Another interesting counterpoint is The Reliability of the New Testament: Bart Ehrman and Daniel Wallace in Dialogue, which I’ve been reading in excerpts on Amazon.com or Google Books. (I’ll probably buy it soon.)
One thing that surprised me about the Ehrman-Wallace book is this factoid: Even conservative Christian scholars agree that some small snippets of the New Testament (the one we have today) weren’t in the original manuscripts.
I like the debate format of the Ehrman-Wallace book for the same reason I appreciate Sami’s response to my earlier post. In my newspaper days, I sometimes assigned people to write a counterpoint to my own position. It’s great to see someone join my conversation here! Now wait a sec before you make a joke about the sound of crickets — if popularity was an indicator of truth or value, Lady Gaga would be the Gospel.
Like I said in a reply to Sami’s previous comment, I think there is a difference between a “culture of inerrancy” in a church and a “culture of grace that professes inerrancy” in a church. Ehrman has been helpful to me to sort of “de-fang” the Bible, or at least the Southern fundamentalist reading of the Bible. By my assessment, a culture of inerrancy tends to be focused on making the Bible into a rule book instead of a story of redemption. Moreover, obvious, plain-sense discrepencies are ignored like a kid with fingers plugged in his ears and eyes squinted closed while he yells nah nah nah nah nah. If those plain-sense discrepencies can be explained through scholarship, good, but don’t pretend that just any person with his Bible can sort it all out in his devotional time.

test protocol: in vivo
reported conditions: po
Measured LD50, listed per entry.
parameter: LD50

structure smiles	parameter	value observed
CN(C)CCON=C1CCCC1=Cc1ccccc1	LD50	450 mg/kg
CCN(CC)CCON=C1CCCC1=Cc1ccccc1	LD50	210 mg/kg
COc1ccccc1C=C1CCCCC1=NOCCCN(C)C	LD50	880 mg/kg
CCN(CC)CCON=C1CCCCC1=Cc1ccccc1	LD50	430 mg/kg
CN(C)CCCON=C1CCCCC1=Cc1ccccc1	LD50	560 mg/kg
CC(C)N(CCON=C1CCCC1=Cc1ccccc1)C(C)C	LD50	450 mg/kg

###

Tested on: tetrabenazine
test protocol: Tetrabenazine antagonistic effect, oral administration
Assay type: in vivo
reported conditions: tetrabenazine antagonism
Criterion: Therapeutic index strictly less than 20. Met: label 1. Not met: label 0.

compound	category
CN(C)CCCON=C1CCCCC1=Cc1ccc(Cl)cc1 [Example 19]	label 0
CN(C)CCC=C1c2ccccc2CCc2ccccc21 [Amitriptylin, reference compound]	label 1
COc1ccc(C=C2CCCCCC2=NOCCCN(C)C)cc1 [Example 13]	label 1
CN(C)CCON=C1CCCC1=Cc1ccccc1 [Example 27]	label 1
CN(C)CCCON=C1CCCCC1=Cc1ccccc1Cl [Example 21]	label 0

But alas, as I am too weak to prevent myself from saying, this past weekend proved that even a culture of grace cannot prevent a clergyman from really hurting me and my family. People get hurt with or without black leatherbound KJV Bibles zealously read with an inerrancy doctrine on steroids.